Excavation of the Augustinian priory founded at Norton in 1134 began under Patrick Greene (CA 31). In 1971, a team of local volunteers and prisoners set to work on the complex as part of the development of Runcorn New Town, aiming to expose the entirety of the remains and open the area to the public. This community project went on well into the 1980s. A site notebook from 1971 and binders with photographs from excavations, displayed in the new museum, celebrate some of this early dig history.
As well as attempting to bring together people from nearby Runcorn, the project left a lasting mark on the site. Despite the relatively modest appearance of the ruins in their present state (they consist largely of foundations, clearly marking out the floorplan of the monastic buildings, and coffins, with no Gothic arches in sight), they have undergone extensive investigation, leading to the claim that Norton is the most excavated monastic site in Europe.
While the in situ remains may be surpassed by those of other sacred sites, the architecture of the new museum is suitably impressive, with features such as new cedar cladding sitting neatly on top of an existing wall that is in part medieval, Tudor, and Georgian. The museum’s contents capture the former richness of the monastic site outside, showcasing around four times as many artefacts as in its previous incarnation – including fine sculpture, cloister fragments, ornately carved coffin lids, and coloured tiles. (Incidentally, it is now also the home of the national collection of quince trees.)
Rather than just focusing on the medieval life of Norton, the museum embraces the priory’s multiperiod usage. Indeed, the public consultation undertaken when redeveloping the museum showed there was an appetite for this approach. The priory was dissolved in 1536, and then sold to Sir Richard Brooke in 1545. The Brooke family were the owners of Norton for some four centuries, building on the land a Tudor home and later, in c.1740, a Georgian country house (demolished in 1928). The museum’s upstairs gallery – a new addition which offers clear views over the priory ruins through its large windows – presents a selection of artefacts that tell the story of the site under the Brookes’ ownership, including a charmingly illustrated invitation to a 21st birthday party in 1909.
The lofty entrance hall is dominated by the portico from the Brookes’ manor house. This was the downstairs entrance, which would have been used by staff in the Georgian home, but was later used as the main entrance by the Victorian Brooke family, who wanted to show off the medieval rooms beyond. As you pass through to the priory’s 12th-century undercroft, with its ribbed vaulting, there are two arches: the one to the right is a Norman original, dating from the late 12th century and moved here from elsewhere on the site, while the one on the left is a Victorian copy. The undercroft is also home to Georgian wine bins, added in the 1780s, showing that this particular medieval structure of the priory was much used over the centuries.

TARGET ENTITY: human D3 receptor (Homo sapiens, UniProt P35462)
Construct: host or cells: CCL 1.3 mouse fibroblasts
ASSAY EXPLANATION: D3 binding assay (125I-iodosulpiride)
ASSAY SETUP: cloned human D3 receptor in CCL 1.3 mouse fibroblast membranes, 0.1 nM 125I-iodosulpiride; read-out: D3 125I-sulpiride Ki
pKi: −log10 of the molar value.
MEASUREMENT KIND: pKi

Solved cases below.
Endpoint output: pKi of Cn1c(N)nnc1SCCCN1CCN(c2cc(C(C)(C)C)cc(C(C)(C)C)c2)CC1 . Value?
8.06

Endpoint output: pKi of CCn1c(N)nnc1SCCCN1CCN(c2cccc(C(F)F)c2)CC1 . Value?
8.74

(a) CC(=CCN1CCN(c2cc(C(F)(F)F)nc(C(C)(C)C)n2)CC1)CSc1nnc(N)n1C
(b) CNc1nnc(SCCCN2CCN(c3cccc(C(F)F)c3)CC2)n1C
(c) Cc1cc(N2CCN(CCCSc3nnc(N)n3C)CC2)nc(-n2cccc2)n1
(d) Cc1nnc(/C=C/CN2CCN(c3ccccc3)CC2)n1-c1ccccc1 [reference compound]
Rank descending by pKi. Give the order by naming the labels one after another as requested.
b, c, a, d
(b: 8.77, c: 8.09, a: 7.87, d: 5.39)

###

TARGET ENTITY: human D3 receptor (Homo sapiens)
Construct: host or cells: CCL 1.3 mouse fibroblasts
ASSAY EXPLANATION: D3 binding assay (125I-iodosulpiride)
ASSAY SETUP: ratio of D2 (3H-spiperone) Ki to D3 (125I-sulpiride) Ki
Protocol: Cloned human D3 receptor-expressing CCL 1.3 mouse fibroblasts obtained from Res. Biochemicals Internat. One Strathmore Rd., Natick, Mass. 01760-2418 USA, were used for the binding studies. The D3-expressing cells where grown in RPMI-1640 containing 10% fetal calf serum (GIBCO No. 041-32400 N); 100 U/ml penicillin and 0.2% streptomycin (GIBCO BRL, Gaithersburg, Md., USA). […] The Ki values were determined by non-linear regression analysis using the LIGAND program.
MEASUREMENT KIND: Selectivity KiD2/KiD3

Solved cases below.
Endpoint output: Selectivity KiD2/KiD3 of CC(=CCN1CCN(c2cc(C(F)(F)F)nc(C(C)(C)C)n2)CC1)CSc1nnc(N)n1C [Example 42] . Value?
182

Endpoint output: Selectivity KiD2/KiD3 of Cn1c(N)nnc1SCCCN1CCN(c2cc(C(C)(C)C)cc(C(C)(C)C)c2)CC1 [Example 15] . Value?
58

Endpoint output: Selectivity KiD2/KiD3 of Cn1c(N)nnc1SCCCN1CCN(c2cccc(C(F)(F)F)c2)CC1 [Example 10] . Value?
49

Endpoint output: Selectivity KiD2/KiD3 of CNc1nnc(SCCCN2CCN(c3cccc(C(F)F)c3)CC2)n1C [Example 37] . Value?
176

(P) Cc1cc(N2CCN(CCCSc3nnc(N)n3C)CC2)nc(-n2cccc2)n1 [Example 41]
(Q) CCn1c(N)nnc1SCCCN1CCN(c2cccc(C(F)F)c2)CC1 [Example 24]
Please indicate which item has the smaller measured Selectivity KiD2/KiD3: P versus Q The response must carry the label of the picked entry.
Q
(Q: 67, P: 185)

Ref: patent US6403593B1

The other prominent feature of the entrance hall, and one of the highlights of the collections at Norton, is the church’s twice life-size red sandstone statue of St Christopher with fish swimming about his feet. This dates to the late 14th century and was most likely commissioned when the priory was elevated to the status of abbey in 1391. (The head of the infant Christ, borne on his shoulder, is thought to be a 17th-century restoration.) This had a postmonastic afterlife, too: photographs show it in use simply as a grand garden ornament, painted to make it look like it was cast from bronze. Analysis of traces of earlier paint on the stone has revealed how the statue would have been decorated when it stood against the wall of the abbey church, and now a projection lights it up at intervals so visitors can see this imposing St Christopher in his true colours.
The museum is a site of active research. As well as displays on the recent work at Halton Castle (just visible atop a nearby hill from one of the museum’s windows; see CA 323) and videos explaining ongoing projects (such as the development of a portable method of radiocarbon dating), there are fascinating displays of human remains. Some 130 skeletons were discovered on the site. One, with cleanly sliced vertebrae, appears to have been murdered, but it is not his untimely end that makes these remains so interesting. Found in the nave of the priory church in a stone coffin with shields on the lid to signify his knightly status, this 13th-century male was a sufferer of Paget’s disease, a disorder that disrupts the normal repair and renewal process of bone, and that is these days rarely seen in anyone under 50. The skeleton has a cranium three times thicker than average.
This skeleton, thought to be that of a crusader named Geoffrey Dutton, is not the only one from Norton to show signs of Paget’s disease. Evidence of the condition was found in five other skeletons, spanning from the 13th to the 15th century. These make up 19% of individuals over 45 years of age buried at Norton, which is a higher proportion than is seen elsewhere in the UK and suggests a familial link. A display put together with the Paget’s Association and the Wellcome Trust contains the remains of another male with the condition and 3D models of certain bones; it reflects how important these skeletal collections are, and introduces the research that is now under way on the medieval bones in the hope that they can improve our understanding of Paget’s disease today.
Norton Priory Museum and Gardens, located near Runcorn in Cheshire, are open daily. Tickets start at £6.70 for an adult, and concessions are available. Visit www.nortonpriory.org for more details.
This review was published in CA 324.
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